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Re: Who remembers this amazing dice gambling machine?

Postby pennymachines » Wed Jun 25, 2014 9:46 pm

How gratifying! A name, maker, description, date, photo and patent! Well done to all who contributed, especially our resident sleuth for taking the initiative to chase it up with Freddy. Re-reading the thread, I must say your memories proved pretty sharp on the details. My jest about secret futuristic technology wasn't far off either! What an incredible device! It's astonishing that a British made arcade game of the '60s was so advanced.
Mayfield.jpg
When I was exploring the patent trail last night I found this 1948 counter-top payout dicer: US patent 2693962 A. It's also pretty sophisticated for its day. It simulates the game of craps and utilizes contact feeler switches which probe the indicia (pips) to read the lower faces of the dice.
2693962.gif
No doubt the complexity (hence cost and unreliability) of the mechanisms limited their success in arcades, but I think the complexity of the rules of the games they simulated would also have been a deterrent to the average punter (who can rarely be bothered to read instructions).

OK - so now the hunt's on for a picture and patent for Streets Spot Luck!

And a bit modern for us, but someone at Wikipedia wants to know...
Circa 1990, in British amusement arcades, there was a coin-op machine offering Chuck-a-Luck, although the dice weren't in the usual "birdcage" but were each in its own tube, and were "thrown" by being blown upwards (and tumbled in the process) by jets of air. I think the stake was 10p, which would be about average for British AWP machines at that time. Unfortunately I can't recall anything else about this machine, such as what it was called or who made it.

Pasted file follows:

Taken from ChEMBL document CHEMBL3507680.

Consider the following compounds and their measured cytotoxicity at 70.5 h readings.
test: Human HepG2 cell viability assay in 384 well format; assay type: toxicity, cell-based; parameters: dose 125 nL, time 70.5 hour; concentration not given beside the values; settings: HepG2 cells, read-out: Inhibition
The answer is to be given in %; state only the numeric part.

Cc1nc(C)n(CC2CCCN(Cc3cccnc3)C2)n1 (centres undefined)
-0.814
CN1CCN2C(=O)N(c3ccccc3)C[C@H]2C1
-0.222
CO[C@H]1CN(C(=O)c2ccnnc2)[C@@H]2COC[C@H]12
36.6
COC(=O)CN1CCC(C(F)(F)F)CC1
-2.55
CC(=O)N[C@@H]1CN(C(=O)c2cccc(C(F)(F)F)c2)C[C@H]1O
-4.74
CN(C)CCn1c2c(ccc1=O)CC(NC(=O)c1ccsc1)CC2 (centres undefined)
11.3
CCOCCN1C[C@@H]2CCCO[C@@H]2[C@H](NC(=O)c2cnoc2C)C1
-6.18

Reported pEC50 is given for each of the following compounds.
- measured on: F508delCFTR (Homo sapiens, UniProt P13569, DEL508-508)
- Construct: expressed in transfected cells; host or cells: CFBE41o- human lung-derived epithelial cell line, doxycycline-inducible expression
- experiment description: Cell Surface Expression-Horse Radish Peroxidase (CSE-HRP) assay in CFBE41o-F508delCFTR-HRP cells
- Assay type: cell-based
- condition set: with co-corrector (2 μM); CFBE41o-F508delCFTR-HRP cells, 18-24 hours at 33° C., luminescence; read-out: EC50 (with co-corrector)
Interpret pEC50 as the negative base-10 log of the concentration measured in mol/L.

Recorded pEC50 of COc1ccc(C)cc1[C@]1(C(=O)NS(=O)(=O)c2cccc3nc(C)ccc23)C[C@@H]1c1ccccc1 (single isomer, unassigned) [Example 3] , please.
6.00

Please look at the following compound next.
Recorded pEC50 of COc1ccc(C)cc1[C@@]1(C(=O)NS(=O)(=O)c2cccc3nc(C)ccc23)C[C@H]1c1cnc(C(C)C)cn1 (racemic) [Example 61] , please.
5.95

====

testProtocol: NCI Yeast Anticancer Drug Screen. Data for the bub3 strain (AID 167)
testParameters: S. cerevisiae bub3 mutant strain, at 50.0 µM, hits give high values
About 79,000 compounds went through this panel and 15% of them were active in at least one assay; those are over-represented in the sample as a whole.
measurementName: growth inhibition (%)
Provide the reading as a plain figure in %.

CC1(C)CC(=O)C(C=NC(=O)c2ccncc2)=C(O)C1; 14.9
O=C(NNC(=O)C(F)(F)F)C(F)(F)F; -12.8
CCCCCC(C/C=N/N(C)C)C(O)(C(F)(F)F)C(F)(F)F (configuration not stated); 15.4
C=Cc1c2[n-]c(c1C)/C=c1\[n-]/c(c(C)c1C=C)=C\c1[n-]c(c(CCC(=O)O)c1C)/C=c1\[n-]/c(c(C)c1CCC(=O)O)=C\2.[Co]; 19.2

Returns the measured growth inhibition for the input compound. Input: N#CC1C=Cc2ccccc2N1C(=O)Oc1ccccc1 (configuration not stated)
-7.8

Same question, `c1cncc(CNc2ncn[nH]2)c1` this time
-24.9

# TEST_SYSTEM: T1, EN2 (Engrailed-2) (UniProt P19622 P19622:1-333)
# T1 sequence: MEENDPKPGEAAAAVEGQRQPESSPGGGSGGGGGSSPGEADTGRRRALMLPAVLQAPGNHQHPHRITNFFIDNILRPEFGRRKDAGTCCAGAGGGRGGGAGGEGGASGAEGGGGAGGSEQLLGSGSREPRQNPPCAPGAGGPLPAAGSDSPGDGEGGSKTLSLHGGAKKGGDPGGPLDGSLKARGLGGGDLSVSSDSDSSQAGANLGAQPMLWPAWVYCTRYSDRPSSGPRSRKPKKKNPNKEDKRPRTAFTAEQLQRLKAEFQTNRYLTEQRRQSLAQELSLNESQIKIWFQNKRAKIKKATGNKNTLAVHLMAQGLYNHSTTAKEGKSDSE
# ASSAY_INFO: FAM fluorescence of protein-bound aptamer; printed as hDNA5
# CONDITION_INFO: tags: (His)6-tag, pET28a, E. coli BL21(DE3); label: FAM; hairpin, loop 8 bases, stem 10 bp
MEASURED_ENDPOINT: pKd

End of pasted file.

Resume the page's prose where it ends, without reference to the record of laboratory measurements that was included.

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slotalot
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Re: Who remembers this amazing dice gambling machine?

Postby slotalot » Sat Jun 28, 2014 8:18 am

rippyspennyarcade wrote:Let's ask everyone now to search for a picture of Streets Spot Luck.
Is this the one you mean??? Sorry it's not a very good photo, but beggars can't be choosers... :cool:
spotluck.jpg
Streets Spot Luck.
spotluck.jpg (18.68 KiB) Viewed 1147 times

rippyspennyarcade
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Re: Who remembers this amazing dice gambling machine?

Postby rippyspennyarcade » Sat Jun 28, 2014 10:20 am

Hi Slotalot, yes, that is Streets Spot Luck - well done! The two dice were kicked out one at a time from their respective traps from the right hand side as we look at the image, then a bar swept them back in to their traps, and then the payout was activated. Very nice to see a picture, it was just as I remember it!

heenehenry
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Re: Mayfield Electronic Dice & Streets Spot Luck identified

Postby heenehenry » Wed Mar 20, 2019 2:31 pm

Hi all,

I am the inventor of this machine. I have details of all aspects of the making, sale and progress to the market.

If anyone is interested just ask I would be more than happy to tell all..................

Thanks for your interest.

JT